Individual differences in children’s cortisol response to the beginning of a new school year

Jacqueline Bruce, Elysia Poggi Davis, R. Megan Gunnar

Research output: Contribution to journalArticlepeer-review

82 Scopus citations


The relationship between salivary cortisol levels at the beginning of the school year and parent reports of temperament using the Children’s Behavior Questionnaire (CBQ) were investigated in 35 first graders. Cortisol was sampled in the morning, afternoon, and evening on the first and fifth days of school and two weekend days later in the school year. On the first day of school compared to weekend days, children displayed a steeper cortisol slope across the day due to lower afternoon and evening levels. By the fifth day of school, cortisol levels, on average, were not different than on weekend days. However, using change scores to reflect the response to school days relative to weekend days, children who scored higher in Surgency (i.e., enjoyment of intense play, high activity level, impulsivity, lack of shyness) continued to display a steeper cortisol slope on the fifth day of school with higher morning and lower evening cortisol levels. In contrast, shyness, which negatively contributes to Surgency, was positively correlated with evening change scores on the fifth day of school.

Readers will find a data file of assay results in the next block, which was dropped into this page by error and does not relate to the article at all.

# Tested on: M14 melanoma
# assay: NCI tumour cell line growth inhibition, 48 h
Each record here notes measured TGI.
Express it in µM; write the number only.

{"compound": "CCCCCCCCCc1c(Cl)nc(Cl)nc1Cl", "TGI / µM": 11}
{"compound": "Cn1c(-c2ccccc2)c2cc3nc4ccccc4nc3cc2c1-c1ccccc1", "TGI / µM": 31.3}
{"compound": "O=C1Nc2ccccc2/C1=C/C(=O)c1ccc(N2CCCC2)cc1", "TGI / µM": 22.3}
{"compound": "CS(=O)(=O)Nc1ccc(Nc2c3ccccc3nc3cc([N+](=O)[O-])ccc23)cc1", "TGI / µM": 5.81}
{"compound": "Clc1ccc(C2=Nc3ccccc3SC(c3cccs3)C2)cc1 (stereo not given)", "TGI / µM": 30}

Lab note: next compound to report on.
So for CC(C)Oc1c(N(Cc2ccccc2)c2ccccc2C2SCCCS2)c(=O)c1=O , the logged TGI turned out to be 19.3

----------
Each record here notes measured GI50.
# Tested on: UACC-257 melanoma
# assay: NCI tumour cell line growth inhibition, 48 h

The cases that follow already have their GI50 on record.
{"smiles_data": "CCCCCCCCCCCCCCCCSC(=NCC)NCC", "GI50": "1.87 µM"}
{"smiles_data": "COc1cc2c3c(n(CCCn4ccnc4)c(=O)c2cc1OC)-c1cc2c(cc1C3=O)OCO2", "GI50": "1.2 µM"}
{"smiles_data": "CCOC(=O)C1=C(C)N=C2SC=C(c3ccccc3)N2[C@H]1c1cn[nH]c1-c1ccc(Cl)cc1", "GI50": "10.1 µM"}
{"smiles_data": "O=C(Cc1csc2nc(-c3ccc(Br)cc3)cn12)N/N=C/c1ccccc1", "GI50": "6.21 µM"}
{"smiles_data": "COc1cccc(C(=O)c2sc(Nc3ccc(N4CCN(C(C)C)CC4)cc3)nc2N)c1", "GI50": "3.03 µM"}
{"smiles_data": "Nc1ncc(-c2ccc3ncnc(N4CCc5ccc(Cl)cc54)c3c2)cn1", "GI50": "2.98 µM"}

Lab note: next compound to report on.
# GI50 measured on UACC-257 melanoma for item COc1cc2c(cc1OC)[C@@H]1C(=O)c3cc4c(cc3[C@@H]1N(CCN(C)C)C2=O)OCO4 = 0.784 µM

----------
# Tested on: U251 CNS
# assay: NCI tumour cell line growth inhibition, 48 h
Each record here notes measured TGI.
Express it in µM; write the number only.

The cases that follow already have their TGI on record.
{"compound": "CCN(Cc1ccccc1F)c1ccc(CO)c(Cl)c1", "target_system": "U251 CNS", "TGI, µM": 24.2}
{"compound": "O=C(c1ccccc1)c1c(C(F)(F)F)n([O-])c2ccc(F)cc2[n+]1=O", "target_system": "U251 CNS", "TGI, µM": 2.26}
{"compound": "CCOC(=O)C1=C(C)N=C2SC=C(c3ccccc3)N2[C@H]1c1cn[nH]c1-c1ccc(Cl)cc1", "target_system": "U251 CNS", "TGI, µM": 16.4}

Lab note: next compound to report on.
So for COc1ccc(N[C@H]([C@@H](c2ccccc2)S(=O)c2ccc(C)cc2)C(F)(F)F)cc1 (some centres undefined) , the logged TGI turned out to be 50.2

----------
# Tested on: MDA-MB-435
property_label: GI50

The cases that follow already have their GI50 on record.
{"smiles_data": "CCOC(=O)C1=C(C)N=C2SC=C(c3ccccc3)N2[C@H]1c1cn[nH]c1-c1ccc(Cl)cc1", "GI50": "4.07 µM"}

Original languageEnglish (US)
Pages (from-to)635-650
Number of pages16
Issue number6
StatePublished - 2002

Bibliographical note

Funding Information:
This research was supported by grant from the National Institute of Mental Health (MH56958) to Megan R. Gunnar. Portions of this data were presented at the 1999 annual meeting of the International Society for Developmental Psychobiology. The authors wish to express their gratitude to the families who helped with this research. Thanks are also expressed to Mary Fowler and Linda Bailey of the Endocrine Laboratory at that University of Minnesota for their careful analysis of the salivary cortisol data.


  • Children
  • Cortisol
  • Normative challenge
  • Shyness
  • Surgency
  • Temperament


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